Opinion

Christie’s Top Lots Flop at Auction, Raising Speculation About Market Bubble

This years’s total sales were nearly half those of last year, which some critics say is a symptom of a bloated market with overly ambitious estimates. Even a Van Gogh painting went unsold this year.

Pablo Picasso’s “La Lampe,” which sold for $29,562,500 (all images courtesy Christie’s)

After a surprisingly busy summer in the auction world, experts predicted that the autumn months would bring an avalanche of income. Experts project that this week alone will bring in more than $1.8 billion in sales. But November’s semiannual week of mega-sales began on Sunday with a whimper at Christie’s Impressionist and modern art sale, which failed to meet its estimate by $25.8 million. The overall gross of $279.2 million was 42 percent less than last year’s profits of $479.3 million.

However, there are indicators that last year’s successes may have been a lark propelled by the blockbuster sale of Salvator Mundi. This year’s profits are closer to those in 2016, which may indicate a market correction. Indeed, the Christie’s auction sold 52 of its 61 lots, which strikes experts as thoroughly average. More eyebrow-raising is the auction house’s failure to sell many of its top lots, which included headlining works by Pablo Picasso and Vincent Van Gogh. Perhaps the biggest stumble, Van Gogh’s “Coin de jardin avec papillons” (1887) went unsold, failing to achieve its high $40 million estimate. The pricing was likely affected by last year’s Van Gogh painting, “Labourer dans un champ” (1889), which sold for $81.3 million.

Max Carter, the senior vice president of the Impressionist and modern art department, told The Art Newspaper that last night’s estimate for the Van Gogh was “ambitious,” but he remained confident that the work would sell soon.

Claude Monet, “Le bassin aux nymphéas” (1919), which sold for $31,812,500

Critics have long-awaited the market’s bubble to burst, and are eager to see how the remainder of this week’s auctions will play out for companies like Christie’s and Sotheby’s. Summer and the early months of autumn are usually the slow seasons for the auction world, but we’ve already seen abnormally large auction sales thanks to the much-publicized sales of a self-shredding Banksy, an “artificial intelligence” painting, and an Assyrian relief. Arguably, this activity could have sucked some of the attention away from the current auction season.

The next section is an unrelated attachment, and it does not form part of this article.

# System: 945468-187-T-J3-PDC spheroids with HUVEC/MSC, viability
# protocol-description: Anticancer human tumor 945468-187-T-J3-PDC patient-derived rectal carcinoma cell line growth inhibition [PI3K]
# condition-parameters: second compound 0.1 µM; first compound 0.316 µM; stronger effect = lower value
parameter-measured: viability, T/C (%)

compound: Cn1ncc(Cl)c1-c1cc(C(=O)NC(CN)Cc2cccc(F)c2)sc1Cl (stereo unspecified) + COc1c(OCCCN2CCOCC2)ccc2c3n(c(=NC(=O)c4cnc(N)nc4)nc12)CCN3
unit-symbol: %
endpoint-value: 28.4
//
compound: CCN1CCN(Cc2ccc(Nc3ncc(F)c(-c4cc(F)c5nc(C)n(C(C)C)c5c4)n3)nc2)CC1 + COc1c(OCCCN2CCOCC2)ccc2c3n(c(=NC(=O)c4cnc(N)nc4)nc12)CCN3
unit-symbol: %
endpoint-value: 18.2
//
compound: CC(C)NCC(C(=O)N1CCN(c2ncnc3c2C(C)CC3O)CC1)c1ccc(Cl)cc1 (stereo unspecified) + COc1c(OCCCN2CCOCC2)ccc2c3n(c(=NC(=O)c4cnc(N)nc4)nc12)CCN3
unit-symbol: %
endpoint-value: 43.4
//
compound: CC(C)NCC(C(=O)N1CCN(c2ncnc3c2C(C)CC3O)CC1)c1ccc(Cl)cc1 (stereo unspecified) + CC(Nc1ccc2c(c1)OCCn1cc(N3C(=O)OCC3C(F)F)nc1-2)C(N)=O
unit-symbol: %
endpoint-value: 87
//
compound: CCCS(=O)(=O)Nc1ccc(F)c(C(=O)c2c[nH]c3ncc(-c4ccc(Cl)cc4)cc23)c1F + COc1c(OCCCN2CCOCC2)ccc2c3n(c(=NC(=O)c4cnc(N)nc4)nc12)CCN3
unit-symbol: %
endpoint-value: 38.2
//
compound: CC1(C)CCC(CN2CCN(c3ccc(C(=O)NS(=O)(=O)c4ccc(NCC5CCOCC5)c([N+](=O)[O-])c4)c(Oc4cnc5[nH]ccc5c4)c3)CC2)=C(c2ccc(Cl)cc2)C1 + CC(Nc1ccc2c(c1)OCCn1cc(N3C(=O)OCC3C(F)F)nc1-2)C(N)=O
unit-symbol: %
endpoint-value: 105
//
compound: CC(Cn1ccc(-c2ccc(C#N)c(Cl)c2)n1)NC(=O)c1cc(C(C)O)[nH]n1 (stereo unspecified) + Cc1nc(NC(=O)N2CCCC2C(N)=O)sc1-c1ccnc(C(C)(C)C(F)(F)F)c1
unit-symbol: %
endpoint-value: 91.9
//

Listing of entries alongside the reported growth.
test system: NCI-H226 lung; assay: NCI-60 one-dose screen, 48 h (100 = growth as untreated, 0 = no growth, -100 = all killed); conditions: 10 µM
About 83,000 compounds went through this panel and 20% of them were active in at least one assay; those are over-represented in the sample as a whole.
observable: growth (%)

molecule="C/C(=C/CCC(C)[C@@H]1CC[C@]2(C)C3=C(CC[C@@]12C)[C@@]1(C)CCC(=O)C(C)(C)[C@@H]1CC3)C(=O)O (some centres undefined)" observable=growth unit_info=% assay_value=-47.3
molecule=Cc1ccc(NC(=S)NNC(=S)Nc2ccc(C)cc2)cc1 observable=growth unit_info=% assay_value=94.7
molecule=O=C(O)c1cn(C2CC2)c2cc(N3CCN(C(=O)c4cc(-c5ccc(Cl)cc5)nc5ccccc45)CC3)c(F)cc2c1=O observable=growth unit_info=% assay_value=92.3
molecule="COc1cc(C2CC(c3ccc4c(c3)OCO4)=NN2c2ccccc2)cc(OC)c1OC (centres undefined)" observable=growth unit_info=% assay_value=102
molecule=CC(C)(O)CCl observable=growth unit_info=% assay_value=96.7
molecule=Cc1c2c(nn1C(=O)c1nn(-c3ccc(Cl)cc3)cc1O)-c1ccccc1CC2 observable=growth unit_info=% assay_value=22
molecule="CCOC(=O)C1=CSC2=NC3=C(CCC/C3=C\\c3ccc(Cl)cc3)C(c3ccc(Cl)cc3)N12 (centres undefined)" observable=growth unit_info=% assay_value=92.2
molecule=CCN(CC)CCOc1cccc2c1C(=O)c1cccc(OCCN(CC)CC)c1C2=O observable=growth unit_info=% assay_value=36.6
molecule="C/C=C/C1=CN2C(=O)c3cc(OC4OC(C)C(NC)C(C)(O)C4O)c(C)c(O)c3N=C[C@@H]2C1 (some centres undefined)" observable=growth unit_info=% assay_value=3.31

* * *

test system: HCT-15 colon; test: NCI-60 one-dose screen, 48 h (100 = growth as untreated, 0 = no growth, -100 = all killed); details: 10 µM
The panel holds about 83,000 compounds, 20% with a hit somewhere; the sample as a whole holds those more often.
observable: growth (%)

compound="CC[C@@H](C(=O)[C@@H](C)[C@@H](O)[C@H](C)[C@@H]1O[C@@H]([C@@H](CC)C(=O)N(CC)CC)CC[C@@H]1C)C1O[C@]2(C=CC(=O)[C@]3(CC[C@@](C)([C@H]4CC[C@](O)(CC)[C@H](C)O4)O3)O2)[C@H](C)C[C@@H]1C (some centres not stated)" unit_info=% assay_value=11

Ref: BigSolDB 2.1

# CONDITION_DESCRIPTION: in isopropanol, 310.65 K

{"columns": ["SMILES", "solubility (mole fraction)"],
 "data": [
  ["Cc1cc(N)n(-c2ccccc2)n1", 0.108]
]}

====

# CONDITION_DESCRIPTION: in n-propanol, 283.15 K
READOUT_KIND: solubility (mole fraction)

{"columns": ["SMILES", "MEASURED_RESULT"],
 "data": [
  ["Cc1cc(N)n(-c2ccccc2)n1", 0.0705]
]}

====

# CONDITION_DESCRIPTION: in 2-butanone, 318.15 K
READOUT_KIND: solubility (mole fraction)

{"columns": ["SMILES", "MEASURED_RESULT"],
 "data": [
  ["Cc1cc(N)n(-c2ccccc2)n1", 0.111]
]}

Early speculation from the lackluster Impressionist and modern art sale legitimizes the market’s fear that Asian buyers are currently reluctant to buy at auction given the tighter enforcement of capital controls by the Chinese government and the escalating trade war between the US and China, according to Bloomberg News.

Adrien Meyer, Auctioneer and Co-Chairman of the Impressionist and Modern Art Department hammers down on the top lot of the sale

But that’s not the takeaway from the many experts on-hand at yesterday’s Christie’s auction. Margaret CarriganThe Art Newspaper‘s deputy art market editor, was present at Sunday night’s auction at Christie’s. She tells Hyperallergic that the few top-lot flops are less indicative of the market as a whole and more symptomatic of Christie’s overconfidence in their pricing. “A minor dial-down on the estimate for that Van Gogh, for instance, might have gone a long way to securing a bidder during the sale,” she speculates. “But ultimately those unsold works will likely find buyers and quickly, so I doubt the bubble will burst this season.”

Moreover, it’s not like Christie’s lacked for successes yesterday evening. Picasso’s “Femme assise (Françoise)” (1953) earned $2.9 million, far above its $1.2 million estimate. Even a gouache magazine cover by Surrealist Salvador Dalí, titled “Adolescence” (1941) netted a solid $1.5 million.

The Picasso previously sold at auction in November 2004 for $444,300, which makes its new sale roughly a 37 percent increase over the course of fourteen years. Crunching the numbers, that means that the painting accrued $53,978 for every one of the fourteen years it was off the market.

In fact, Picasso was the predictable champion of the night’s sale, accounting for 13 of the works sold. Still, many were sold at the lower ends of their estimates. His “Lampe” (1931) depicting the artist’s young lover Marie-Therese Walter, realized a $29.6 million price tag against its estimate between $25 million and $35 million.

The top lot sold was Monet’s “Le bassin aux nymphaés” (1919), sold for $28 million ($31.8 million with fees) to an anonymous Asian buyer by phone, also below it’s $30 million to $50 million estimate.

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